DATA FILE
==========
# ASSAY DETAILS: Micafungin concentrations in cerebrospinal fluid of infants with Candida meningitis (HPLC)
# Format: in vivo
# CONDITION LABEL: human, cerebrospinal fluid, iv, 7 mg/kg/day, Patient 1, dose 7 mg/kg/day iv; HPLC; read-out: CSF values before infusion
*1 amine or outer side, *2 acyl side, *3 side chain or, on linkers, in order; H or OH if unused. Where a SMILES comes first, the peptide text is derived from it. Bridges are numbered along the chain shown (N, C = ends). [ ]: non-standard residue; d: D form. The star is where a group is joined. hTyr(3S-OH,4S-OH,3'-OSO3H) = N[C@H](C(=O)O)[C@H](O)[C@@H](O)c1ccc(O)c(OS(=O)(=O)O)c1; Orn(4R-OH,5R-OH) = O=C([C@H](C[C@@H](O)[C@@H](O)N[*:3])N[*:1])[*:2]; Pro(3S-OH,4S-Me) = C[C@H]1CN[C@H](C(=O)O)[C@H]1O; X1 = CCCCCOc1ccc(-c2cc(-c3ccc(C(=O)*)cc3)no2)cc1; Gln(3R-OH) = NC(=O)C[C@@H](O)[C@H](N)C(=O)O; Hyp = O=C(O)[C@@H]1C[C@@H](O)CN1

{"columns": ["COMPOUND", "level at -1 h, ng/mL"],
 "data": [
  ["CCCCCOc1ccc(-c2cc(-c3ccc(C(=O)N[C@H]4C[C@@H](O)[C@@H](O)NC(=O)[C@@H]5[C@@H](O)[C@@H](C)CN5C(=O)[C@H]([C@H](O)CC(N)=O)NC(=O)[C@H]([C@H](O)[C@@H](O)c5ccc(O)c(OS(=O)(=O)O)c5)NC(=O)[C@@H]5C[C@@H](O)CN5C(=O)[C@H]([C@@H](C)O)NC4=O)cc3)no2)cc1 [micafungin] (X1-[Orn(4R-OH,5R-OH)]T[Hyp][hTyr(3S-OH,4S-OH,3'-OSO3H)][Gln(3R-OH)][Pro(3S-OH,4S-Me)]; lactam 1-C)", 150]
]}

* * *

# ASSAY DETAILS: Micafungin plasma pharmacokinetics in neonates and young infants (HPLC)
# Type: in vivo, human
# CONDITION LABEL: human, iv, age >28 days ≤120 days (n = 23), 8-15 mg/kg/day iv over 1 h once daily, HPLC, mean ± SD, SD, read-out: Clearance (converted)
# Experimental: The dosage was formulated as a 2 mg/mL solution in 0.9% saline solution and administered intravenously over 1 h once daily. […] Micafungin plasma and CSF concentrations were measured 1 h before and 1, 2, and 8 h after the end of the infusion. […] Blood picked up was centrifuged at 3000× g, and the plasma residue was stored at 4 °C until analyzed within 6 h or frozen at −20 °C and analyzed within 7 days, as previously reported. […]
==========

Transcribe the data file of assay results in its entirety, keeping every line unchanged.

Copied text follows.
# ASSAY DETAILS: Micafungin concentrations in cerebrospinal fluid of infants with Candida meningitis (HPLC)
# Format: in vivo
# CONDITION LABEL: human, cerebrospinal fluid, iv, 7 mg/kg/day, Patient 1, dose 7 mg/kg/day iv; HPLC; read-out: CSF values before infusion
*1 amine or outer side, *2 acyl side, *3 side chain or, on linkers, in order; H or OH if unused. Where a SMILES comes first, the peptide text is derived from it. Bridges are numbered along the chain shown (N, C = ends). [ ]: non-standard residue; d: D form. The star is where a group is joined. hTyr(3S-OH,4S-OH,3'-OSO3H) = N[C@H](C(=O)O)[C@H](O)[C@@H](O)c1ccc(O)c(OS(=O)(=O)O)c1; Orn(4R-OH,5R-OH) = O=C([C@H](C[C@@H](O)[C@@H](O)N[*:3])N[*:1])[*:2]; Pro(3S-OH,4S-Me) = C[C@H]1CN[C@H](C(=O)O)[C@H]1O; X1 = CCCCCOc1ccc(-c2cc(-c3ccc(C(=O)*)cc3)no2)cc1; Gln(3R-OH) = NC(=O)C[C@@H](O)[C@H](N)C(=O)O; Hyp = O=C(O)[C@@H]1C[C@@H](O)CN1

{"columns": ["COMPOUND", "level at -1 h, ng/mL"],
 "data": [
  ["CCCCCOc1ccc(-c2cc(-c3ccc(C(=O)N[C@H]4C[C@@H](O)[C@@H](O)NC(=O)[C@@H]5[C@@H](O)[C@@H](C)CN5C(=O)[C@H]([C@H](O)CC(N)=O)NC(=O)[C@H]([C@H](O)[C@@H](O)c5ccc(O)c(OS(=O)(=O)O)c5)NC(=O)[C@@H]5C[C@@H](O)CN5C(=O)[C@H]([C@@H](C)O)NC4=O)cc3)no2)cc1 [micafungin] (X1-[Orn(4R-OH,5R-OH)]T[Hyp][hTyr(3S-OH,4S-OH,3'-OSO3H)][Gln(3R-OH)][Pro(3S-OH,4S-Me)]; lactam 1-C)", 150]
]}

* * *

# ASSAY DETAILS: Micafungin plasma pharmacokinetics in neonates and young infants (HPLC)
# Type: in vivo, human
# CONDITION LABEL: human, iv, age >28 days ≤120 days (n = 23), 8-15 mg/kg/day iv over 1 h once daily, HPLC, mean ± SD, SD, read-out: Clearance (converted)
# Experimental: The dosage was formulated as a 2 mg/mL solution in 0.9% saline solution and administered intravenously over 1 h once daily. […] Micafungin plasma and CSF concentrations were measured 1 h before and 1, 2, and 8 h after the end of the infusion. […] Blood picked up was centrifuged at 3000× g, and the plasma residue was stored at 4 °C until analyzed within 6 h or frozen at −20 °C and analyzed within 7 days, as previously reported. […]